Bay Area health officers Wednesday said they will follow the state next week in granting vaccinated people the freedom to unmask indoors in most settings, but Santa Clara County will keep its order in place for several more weeks.

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The counties of Alameda, Contra Costa, Marin, Monterey, Napa, San Francisco, San Mateo, Santa Cruz, San Benito, Solano, Sonoma, and the City of Berkeley said that along with the state, they will lift universal mask requirements for the vaccinated in most indoor public settings beginning Wednesday, February 16.

“We are able to take this next major step of removing the universal indoor mask requirement because we have laid a strong foundation in good public health protections — especially vaccines and boosters — and know we can reduce severe illness, hospitalizations and deaths,” said Contra Costa County Health Officer Dr. Ori Tzvieli.

But in Santa Clara County, Health Officer Dr. Sara Cody said Wednesday that case rates remain too high in in the county for her to feel comfortable easing the mask rule just yet.

“Ultimately, our job is to follow the science to keep our community as safe as possible,” Cody said Wednesday morning. “We cannot lift the indoor mask requirement with the community transmission rates as high as they are now.”

Next week’s relaxing of the mask requirement doesn’t apply to the unvaccinated, or to “high risk” settings including public transit, health care facilities and congregate living settings such as jails and prisons, homeless shelters, heating and cooling centers and long-term care facilities. It also doesn’t apply to K-12 schools and child care facilities.

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The relaxing of masking requirements comes as COVID-19 cases continue to fall in California from a January winter peak. But they remain high.

California and the rest of the U.S. remain in the Centers for Disease Control and Prevention‘s red “high” COVID-19 transmission level, reflecting 100 or more cases per 100,000 people over the last seven days. In California, the rate was 682 Wednesday morning, higher than the 576 in Florida, 566 in Texas and 251 in New York.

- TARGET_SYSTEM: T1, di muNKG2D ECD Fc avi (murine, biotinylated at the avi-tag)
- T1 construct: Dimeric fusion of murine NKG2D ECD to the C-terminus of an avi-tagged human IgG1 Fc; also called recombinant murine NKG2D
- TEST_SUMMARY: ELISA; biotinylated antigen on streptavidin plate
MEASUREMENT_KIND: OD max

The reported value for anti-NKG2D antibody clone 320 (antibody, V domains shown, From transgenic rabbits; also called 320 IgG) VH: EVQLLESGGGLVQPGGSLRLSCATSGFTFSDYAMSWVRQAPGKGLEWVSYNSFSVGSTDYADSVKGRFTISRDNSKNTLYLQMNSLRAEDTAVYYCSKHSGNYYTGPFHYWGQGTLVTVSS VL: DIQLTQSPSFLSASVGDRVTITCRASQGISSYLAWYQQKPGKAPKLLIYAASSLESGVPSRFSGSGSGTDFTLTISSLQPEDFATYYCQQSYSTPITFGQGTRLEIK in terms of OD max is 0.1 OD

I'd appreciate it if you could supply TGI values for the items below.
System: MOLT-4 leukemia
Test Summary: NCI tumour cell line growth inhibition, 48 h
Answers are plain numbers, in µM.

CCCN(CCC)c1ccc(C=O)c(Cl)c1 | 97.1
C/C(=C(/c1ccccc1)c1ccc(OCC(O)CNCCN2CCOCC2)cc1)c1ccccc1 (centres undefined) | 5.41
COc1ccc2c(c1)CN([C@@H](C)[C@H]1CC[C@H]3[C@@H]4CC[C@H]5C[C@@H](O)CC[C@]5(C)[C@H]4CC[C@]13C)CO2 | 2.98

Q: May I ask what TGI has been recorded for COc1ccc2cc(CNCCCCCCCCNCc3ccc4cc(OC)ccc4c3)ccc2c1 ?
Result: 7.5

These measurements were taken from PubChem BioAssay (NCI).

Santa Clara County’s transmission rate per 100,000 people over the last seven days was 379 as of Wednesday morning according to the CDC. In other counties by comparison, it was 274 in Alameda, 300 in Contra Costa, 231 in San Francisco, 300 in San Mateo, 189 in Marin, 458 in Monterey, 484 in Santa Cruz, 390 in Napa, 344 in Sonoma and 284 in Solano.

Sonoma County also is planning to lift a local restriction on gatherings, which the other counties did not impose, on Friday.

Most of the Bay Area counties had joined in reimposing indoor masking requirements regardless of vaccination last fall as COVID-19 cases remained high from a summer spike fueled by the delta variant and concerns about a coming winter surge.

Several of the counties later allowed for some exceptions that allowed small groups of vaccinated people to gather without masks at work or at gyms. In mid-December amid the growing omicron-variant winter surge, state health officials reinstated the requirement for everyone to wear masks indoors regardless of vaccination. The order was set to last a month but extended in January through Feb. 15.

When most of the Bay Area counties reimposed the mask requirement last fall, they said they would lift them when case rates, vaccination rates and hospitalization rates met certain metrics.

Cody said Wednesday that Santa Clara County has reached its vaccination metric, and that the metric for low and stable COVID-19 hospitalizations is close, as cases are plateauing. But the seven-day moving average of new cases remains too high for her comfort she said, about 1,900 cases a day currently. By comparison, the seven-day average of daily cases in the county peaked last winter at 1,480.

Cody said that assuming the hospitalization rates reach a low and stable level soon, the indoor masking requirement for vaccinated people can lift when the seven-day daily average of cases falls to 550 a day. She said that given the current rate of declining case rates, that won’t be reached for three or four weeks. Residents can follow the county’s case rate progress on its online web dashboard.

Health officers in the greater Bay Area region have been communicating with each other throughout the pandemic. But although they try to coordinate pandemic restrictions to make them easier for people to understand and follow, they haven’t always done so.

The health officers in the greater Bay Area have tried to coordinate restrictions throughout the pandemic, but haven’t always been in step. Asked why Santa Clara was taking such a different path from most of its neighbors, Cody said “we always continue to work together.”

“We don’t always reach the same conclusions.”

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